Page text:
Next week, three months after the justices heard arguments in two same-sex marriage cases, the Supreme Court is set to announce its decisions on both cases. Experts, media, and advocacy groups have tried to predict the result, but nobody seems to have a definite or confident answer.
One agreed-upon fact is that Supreme Court has several ways it can rule on the two same-sex marriage cases. The court may entirely avoid the question of both laws’ constitutionality. Since both President Obama and the governor of California have refused to defend the constitutionality of DOMA and Prop 8, Supreme Court justices may decide opponents’ standing in both cases is not strong enough.
If the Supreme Court takes this route in the case of California’s Prop 8 case, that means the original state-court ruling will remain valid, and Prop 8 will be considered unconstitutional. Since the Supreme Court showed reluctance to rule broadly on both cases, the decision on Prop 8 will likely to be applicable only to California, but not the rest of the 49 states.
In a recent article in USA Today, Richard Wolf predicts that while the Prop 8 ruling may be narrow, the ruling on the federal Defense of Marriage Act will likely be broader in scope. Wolf believes the court will strike down the ban on federal benefits for married same-sex couples. Even Gary Polland, who supported the anti-sodomy statute in Lawrence v. Texas, expressed similar predictions about the upcoming Supreme Court ruling on DOMA. He thinks that the federal government had no right to define in 1996 that only married couples of the opposite sex could receive federal benefits.
Still, caution seems to be guiding the court overall. “Anything that avoids giving momentum to either side in this highly debatable and intensive social debate that’s going on throughout the country would be the route, I think, that would guide them,” said John Greaney, a law professor at Suffolk University School of Law in an interview with U.S.A. Today.
Greaney is right. To get five votes to overturn Prop 8, the court would have to tailor its ruling as narrowly as possible. However, same-sex marriage supporters and opponents both think that the Supreme Court won’t decide both cases on a narrow ground. According to Suzanne Goldberg, a Columbia University Law School professor , the justices will experience enormous pressure while making a decision about the DOMA case. While justices might have to decide the DOMA case on its merits, the possibility of granting LGBT the “heightened scrutiny” that women and African Americans enjoy is low. “It would give gay rights folks tremendous leverage going forward in all areas, [and] the court probably would not want that,” Greaney said in an interview with USA Today.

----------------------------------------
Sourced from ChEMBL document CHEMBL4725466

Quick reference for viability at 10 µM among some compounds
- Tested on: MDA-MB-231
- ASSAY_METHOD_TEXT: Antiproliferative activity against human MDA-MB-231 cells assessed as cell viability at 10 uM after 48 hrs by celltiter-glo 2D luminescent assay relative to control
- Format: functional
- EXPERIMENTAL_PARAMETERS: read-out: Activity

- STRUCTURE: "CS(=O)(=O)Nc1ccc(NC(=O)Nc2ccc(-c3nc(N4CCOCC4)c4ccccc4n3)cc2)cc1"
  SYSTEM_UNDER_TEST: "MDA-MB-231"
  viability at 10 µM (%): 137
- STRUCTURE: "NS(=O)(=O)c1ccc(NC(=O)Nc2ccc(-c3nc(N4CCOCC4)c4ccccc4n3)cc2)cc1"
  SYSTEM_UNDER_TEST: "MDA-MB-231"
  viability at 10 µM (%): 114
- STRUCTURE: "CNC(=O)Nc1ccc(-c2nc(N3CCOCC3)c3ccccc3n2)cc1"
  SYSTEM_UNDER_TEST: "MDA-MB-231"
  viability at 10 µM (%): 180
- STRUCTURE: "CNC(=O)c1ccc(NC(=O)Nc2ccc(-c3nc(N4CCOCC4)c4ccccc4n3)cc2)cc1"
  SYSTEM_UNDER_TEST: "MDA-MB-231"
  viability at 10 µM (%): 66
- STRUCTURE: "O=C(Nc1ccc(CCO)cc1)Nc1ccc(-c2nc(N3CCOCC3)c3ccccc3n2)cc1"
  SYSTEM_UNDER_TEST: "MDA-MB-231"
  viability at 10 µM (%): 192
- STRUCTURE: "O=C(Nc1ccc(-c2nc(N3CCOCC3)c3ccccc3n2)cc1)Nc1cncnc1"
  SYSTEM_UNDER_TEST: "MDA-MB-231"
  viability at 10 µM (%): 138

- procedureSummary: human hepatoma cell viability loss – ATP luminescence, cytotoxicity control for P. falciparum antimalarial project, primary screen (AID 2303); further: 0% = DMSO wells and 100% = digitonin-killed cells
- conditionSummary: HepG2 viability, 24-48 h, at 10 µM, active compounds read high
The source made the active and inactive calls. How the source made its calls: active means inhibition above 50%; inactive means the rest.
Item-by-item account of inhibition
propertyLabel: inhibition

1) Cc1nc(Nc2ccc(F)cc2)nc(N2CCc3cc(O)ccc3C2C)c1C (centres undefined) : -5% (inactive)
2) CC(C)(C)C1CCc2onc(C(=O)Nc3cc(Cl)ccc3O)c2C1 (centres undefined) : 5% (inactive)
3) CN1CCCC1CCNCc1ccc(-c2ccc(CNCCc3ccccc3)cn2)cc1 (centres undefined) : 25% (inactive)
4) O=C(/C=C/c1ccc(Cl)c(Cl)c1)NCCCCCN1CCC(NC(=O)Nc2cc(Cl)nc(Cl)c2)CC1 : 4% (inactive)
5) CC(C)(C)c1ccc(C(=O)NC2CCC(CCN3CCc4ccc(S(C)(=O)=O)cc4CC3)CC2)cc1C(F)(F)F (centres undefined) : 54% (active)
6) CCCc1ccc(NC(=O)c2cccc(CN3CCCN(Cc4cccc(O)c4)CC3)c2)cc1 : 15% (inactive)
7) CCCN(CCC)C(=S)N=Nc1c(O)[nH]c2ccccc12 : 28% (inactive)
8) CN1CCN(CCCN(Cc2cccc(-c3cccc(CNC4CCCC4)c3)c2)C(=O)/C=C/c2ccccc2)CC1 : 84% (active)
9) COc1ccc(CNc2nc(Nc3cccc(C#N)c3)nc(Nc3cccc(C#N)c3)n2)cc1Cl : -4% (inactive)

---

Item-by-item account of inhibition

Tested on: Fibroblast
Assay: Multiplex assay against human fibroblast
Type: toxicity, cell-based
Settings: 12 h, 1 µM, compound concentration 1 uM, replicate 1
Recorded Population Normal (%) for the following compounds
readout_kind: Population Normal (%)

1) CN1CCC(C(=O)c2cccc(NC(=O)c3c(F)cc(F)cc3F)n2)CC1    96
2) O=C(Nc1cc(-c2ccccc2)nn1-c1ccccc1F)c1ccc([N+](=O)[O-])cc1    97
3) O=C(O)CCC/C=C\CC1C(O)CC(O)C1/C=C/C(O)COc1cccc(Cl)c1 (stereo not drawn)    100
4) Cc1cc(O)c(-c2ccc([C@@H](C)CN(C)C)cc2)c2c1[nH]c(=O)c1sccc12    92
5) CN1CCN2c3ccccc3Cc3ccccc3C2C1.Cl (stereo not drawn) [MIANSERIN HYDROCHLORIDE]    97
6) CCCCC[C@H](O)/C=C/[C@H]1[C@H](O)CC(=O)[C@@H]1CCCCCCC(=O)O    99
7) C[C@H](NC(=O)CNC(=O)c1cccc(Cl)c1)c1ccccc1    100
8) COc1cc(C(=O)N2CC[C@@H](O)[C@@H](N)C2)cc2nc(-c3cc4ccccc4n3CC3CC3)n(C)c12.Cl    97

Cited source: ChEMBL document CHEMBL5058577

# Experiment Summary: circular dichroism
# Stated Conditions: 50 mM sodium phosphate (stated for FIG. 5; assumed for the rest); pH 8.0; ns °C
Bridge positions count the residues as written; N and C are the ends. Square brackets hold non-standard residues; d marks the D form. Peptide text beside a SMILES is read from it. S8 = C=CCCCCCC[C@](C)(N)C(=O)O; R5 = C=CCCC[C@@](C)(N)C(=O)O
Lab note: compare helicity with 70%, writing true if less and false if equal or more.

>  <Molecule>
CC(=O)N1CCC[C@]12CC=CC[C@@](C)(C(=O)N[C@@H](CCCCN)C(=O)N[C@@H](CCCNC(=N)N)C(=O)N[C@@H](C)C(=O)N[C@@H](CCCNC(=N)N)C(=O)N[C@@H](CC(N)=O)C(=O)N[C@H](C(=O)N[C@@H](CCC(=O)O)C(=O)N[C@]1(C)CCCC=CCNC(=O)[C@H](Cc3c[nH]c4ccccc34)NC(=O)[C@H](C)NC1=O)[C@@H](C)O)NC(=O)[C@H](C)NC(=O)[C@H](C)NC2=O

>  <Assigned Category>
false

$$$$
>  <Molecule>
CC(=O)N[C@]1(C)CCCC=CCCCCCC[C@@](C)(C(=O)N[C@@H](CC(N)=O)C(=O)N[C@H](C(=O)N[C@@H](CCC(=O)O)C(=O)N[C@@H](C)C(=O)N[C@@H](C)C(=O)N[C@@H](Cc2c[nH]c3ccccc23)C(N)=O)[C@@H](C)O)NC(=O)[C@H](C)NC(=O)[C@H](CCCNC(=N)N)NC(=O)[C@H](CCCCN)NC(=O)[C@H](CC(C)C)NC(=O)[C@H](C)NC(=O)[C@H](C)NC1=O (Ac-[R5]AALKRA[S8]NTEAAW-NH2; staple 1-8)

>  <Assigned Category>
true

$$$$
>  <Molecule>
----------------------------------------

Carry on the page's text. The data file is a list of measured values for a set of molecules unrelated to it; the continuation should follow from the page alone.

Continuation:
Among all the justices, Antonin Scalia, who led the dissent in 2003’s anti-sodomy statute case, would most likely write the opinion opposing same-sex marriage again. In a recent seminar on 1973’s Roe v. Wade at the University of Chicago Law School, Justice Ruth Bader Ginsberg shed light on what her decision might be regarding the two same-sex marriage cases. She thinks that judicial restraint is a better alternative than sweeping rulings. “The court can put its stamp of approval on the side of change and let that change develop in the political process,” Justice Ginsberg said. However, this approach might prove too expensive in reality. Thirty states ban same-sex marriage in their constitutions and attempting to overturn these bans state by state will be troublesome. Political momentum might soon reach a dead-end.
As always, Justice Anthony Kennedy seems to hold the decisive vote in both cases. According to a recent article in Slate, Justice Kennedy hinted during the oral arguments that the question on his mind is whether prohibiting same-sex marriage can constitute a form of gender discrimination. The Supreme Court's precedents regarding gender discrimination might provide Justice Kennedy a way to recognize same-sex marriage’s constitutionality in a limited way. Justice Kennedy can find support from a 1993 case in which Hawaii’s supreme court ruled the state’s prohibition on same-sex marriage was against the state’s constitution on the grounds of gender discrimination.
The gender-discrimination framework helps Justice Kennedy prevent himself from breaking new legal grounds, which he expressed concern about during the oral arguments in late March. Kennedy would be able to use the more developed constitutional path which emphasizes the protections against gender discrimination that have been granted to citizens for decades. This could offer Justice Kennedy the safe path to a narrower ruling.
While we are all anxiously waiting for the Supreme Court’s historic rulings, the justices are also wrestling with the potential reactions that their decisions might receive from the general public. One thing for sure: No matter what their decisions are, this will be a watershed moment in American history.